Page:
The Great Purim Sideways Caper
Last night I read Chapter 6 of Megillat Esther at Matan, an institution of high-level Jewish learning for women. One of the many services that Matan provides to the community is a Megillah reading by and for women, one of dozens, if not hundreds, of such readings that take place every year in Jerusalem and throughout Israel and the Jewish world.
When Matan invited me to read for them again this year, the woman who called me wanted to know what chapter I would like to choose. I asked for Chapter 6, which is my favorite. Not only is it wonderfully actable (can’t you just see Haman drooling over the prospect of wearing the royal robe and crown and riding the king’s own horse down the main street of the capital?), but it also contains the story’s turning point: just when it seems that things cannot look any worse for the Jews of the Persian Empire, the hidden hand of God intervenes and things suddenly begin to look a good deal better.
Although I have been reading the Megillah at various women’s readings for more than a decade, until last night I had only one recording of my doing so (on the interactive CD-ROM Purim Rock), which does not include visuals. So I asked a young woman, also a reader, to record my reading if it wouldn’t interfere with her concentration, since according to Jewish law, one must hear every word of the Megillah. She agreed, saying that it would be no problem.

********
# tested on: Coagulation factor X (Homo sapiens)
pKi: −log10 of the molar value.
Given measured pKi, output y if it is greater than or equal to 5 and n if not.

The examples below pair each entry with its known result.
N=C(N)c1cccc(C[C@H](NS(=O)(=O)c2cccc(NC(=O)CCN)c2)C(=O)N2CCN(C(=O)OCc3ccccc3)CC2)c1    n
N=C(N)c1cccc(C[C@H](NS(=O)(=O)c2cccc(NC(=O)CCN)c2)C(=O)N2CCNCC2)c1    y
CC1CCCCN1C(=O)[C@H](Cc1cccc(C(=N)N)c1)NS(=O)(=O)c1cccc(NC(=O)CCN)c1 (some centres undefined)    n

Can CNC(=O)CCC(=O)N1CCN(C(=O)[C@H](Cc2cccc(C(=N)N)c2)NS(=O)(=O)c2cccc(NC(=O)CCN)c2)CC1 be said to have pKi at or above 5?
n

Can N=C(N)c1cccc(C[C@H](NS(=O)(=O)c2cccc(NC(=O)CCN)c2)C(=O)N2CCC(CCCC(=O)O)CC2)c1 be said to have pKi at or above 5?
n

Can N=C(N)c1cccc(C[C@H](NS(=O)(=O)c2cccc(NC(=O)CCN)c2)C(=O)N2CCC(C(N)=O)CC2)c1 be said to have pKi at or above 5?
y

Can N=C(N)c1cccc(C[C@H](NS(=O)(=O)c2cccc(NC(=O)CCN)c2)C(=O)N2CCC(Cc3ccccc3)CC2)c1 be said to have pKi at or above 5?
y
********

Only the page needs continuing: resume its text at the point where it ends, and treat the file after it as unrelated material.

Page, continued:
I didn’t look at the camera at all while I was being filmed, so it was only when I got home that I discovered that in keeping with the topsy-turvy nature of Purim, I had been filmed sideways. Early on in the chapter, the woman who recorded me rotated the camera ninety degrees, not realizing that this would rotate the picture as well.
I rotated the picture back as best I could using Windows Movie Maker. So while most of the frames are now properly right-side-up, there is still some visual distortion, and everything there (including myself) looks a bit wider than it actually is.
All that said, without further ado, here is the first (and so far the only) visual recording of my Megillah reading. I will try to get more today, since I am reading two different chapters in two different places. If I succeed, you can be sure that I will remind the person holding my camera: “Please, whatever you do, don’t flip it!”
A happy Purim!
(Begin reading the Book of Esther—with the 1917 Jewish Publication Society translation—here.)
(Read about the Book of Esther—the story behind Purim—here.)